Posted 6 years ago
Septimus and Clara Miller visited Paris in early 1907. The palace lies just 17.1 km (10.6 mi) west-southwest from the centre of Paris. Getting there would have meant more than a train ride for them because the metro station there was not opened until 1910.
Louis XIII had been a guest of an influential parliamentarian called Jean-François de Gondi at his property there around 1610. The King enjoyed the sport and decided that he would like to build a hunting lodge there in 1622. Philibert Le Roy was employed to build a modest red brick lodge that was soon expanded when the King bought out De Gondi and built a small château between 1632 and 1634.
The château expanded later during the reign of the Sun King Louis XIV under the direction of his architect Le Vau and his landscape architect Le Nôtre to transform the castle of his father, as well as the park, in order to accommodate the court.
The plan was to move away from Paris and to establish Versailles as the centre of the Kingdom. On 6 May 1682 Louis XIV moved both the court and the government permanently to Versailles, until his death in September 1715.
This is a view of the palace from the south west; an area called the Parterre d’Eau.
You can get an idea of the size of the palace from this perspective.
I searched out this spot on google maps and to my surprise you can get a view quite similar to this one in the photo of the postcard. The two benches on either side of the statue are still there on the Terrasse de Latone!
On either side of the benches are some bins as well for the tourists who flock there and stroll around the gardens created for the Sun King and his court!
The statue on my left caught my eye and I wondered what I could find out about it. It is actually a reproduction of a statue commissioned by the King in 1674. The original statue now resides in a gallery within the palace called the "Galerie Basse" along the Rez-de-Chaussée Corps Central.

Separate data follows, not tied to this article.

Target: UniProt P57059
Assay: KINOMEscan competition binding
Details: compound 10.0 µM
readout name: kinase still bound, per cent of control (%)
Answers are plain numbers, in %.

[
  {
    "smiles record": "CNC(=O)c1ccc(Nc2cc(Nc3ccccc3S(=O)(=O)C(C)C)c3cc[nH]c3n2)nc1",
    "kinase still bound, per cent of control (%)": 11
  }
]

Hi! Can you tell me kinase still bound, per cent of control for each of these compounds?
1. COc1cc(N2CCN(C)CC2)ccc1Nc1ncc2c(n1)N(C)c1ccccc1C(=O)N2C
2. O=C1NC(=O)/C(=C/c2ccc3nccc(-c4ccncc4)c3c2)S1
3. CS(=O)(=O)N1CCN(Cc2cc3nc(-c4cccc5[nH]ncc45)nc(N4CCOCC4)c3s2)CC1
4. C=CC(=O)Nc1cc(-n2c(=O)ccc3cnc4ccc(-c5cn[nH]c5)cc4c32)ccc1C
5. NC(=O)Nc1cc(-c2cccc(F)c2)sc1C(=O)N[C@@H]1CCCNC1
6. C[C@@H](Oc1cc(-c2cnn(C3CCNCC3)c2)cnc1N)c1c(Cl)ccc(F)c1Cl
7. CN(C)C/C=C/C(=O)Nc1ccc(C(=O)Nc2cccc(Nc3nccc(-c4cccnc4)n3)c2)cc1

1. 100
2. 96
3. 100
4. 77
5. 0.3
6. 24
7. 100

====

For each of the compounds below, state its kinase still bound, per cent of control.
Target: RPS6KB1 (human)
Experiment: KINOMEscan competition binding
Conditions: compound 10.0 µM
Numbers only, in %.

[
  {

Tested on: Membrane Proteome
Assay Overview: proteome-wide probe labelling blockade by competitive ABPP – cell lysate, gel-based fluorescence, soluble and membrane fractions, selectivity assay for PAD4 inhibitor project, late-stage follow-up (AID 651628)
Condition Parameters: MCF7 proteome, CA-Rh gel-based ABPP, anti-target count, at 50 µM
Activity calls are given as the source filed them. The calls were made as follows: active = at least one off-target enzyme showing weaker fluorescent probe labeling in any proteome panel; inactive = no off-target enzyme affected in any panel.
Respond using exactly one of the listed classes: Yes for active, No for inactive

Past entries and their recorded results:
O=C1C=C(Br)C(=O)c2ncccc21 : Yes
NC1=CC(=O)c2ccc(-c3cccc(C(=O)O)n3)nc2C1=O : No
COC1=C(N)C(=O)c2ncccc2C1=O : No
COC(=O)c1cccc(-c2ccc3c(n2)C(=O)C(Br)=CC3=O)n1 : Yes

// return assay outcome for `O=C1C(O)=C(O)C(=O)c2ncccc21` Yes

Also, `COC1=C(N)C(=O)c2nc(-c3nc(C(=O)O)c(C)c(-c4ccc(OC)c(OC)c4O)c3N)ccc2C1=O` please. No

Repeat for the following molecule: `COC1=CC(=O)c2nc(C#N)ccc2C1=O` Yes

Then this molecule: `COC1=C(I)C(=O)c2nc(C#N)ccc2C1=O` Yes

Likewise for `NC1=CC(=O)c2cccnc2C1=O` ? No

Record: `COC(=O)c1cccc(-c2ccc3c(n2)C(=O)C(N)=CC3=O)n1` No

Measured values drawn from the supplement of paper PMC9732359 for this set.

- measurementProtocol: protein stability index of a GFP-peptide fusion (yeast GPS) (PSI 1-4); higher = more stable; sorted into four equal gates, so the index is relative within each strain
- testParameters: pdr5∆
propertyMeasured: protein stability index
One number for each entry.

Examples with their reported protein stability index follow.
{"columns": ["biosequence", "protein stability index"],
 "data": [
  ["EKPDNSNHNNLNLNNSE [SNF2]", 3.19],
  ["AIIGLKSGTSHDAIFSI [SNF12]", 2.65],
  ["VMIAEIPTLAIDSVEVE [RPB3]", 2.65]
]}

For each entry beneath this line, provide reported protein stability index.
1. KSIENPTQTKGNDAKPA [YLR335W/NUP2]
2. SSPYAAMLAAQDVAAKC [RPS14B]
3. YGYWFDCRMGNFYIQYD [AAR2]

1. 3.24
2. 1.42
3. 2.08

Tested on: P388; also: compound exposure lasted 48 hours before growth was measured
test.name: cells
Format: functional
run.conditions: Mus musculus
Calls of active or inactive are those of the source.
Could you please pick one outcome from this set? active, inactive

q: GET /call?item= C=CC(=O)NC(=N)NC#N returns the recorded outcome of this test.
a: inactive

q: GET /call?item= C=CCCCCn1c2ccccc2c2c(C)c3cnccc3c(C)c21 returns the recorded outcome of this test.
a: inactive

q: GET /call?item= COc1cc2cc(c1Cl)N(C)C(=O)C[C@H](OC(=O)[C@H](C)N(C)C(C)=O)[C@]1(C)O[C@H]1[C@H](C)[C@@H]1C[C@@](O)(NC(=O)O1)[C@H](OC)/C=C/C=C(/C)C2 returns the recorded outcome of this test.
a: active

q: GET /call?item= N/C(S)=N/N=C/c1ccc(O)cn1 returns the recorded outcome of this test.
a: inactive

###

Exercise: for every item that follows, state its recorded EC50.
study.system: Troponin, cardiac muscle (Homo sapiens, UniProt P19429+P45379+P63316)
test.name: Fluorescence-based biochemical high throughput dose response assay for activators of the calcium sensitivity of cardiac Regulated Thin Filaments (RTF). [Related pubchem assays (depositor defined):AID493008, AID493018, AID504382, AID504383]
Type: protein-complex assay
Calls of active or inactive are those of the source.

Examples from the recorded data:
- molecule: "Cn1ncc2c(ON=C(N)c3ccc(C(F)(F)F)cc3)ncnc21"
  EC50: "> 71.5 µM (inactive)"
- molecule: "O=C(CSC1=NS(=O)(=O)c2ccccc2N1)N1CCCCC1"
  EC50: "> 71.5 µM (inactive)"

The statue is called l'Air. It dates to 1685 and was sculpted by Étienne Le Hongre (1628-1690). It is an allegorical figure of Air with an eagle the king of the skies on her left. In her right hand she has a chameleon that was thought to be an air eating animal at that time.
It is just one of a whole set of sculptures that the King wanted for his Parterre d'Eau that took twenty years to complete. This commission has a special name: La « Grande Commande » !
L'Air was one of four statues in a set called 'Les quatre elemens' designed by Charles Le Brun based on ideas from Cesare Ripa’s 'Iconologia'.
The design by Le Brun is in the third photo.
Le Brun's designs were then reproduced by some of the best sculptors of the day as in this set of the Elements:
“Air” by Étienne Le Hongre, (1628–1690)
“Fire” by Nicolas Dossier, (1629–1700)
“Water” by Pierre I Legros, (1629–1714)
“Earth” by Benoît Massou, (1627–1684).
There were also another twenty four statues created as part of this great art commission. But the idea took too long to complete, so the statues were initially placed around the gardens. Copies were then made and the originals are now housed within the Palace.
This is a postcard published by N.D. Phot No. 52: Neurdein et Cie (1860’s-1919) Paris, France.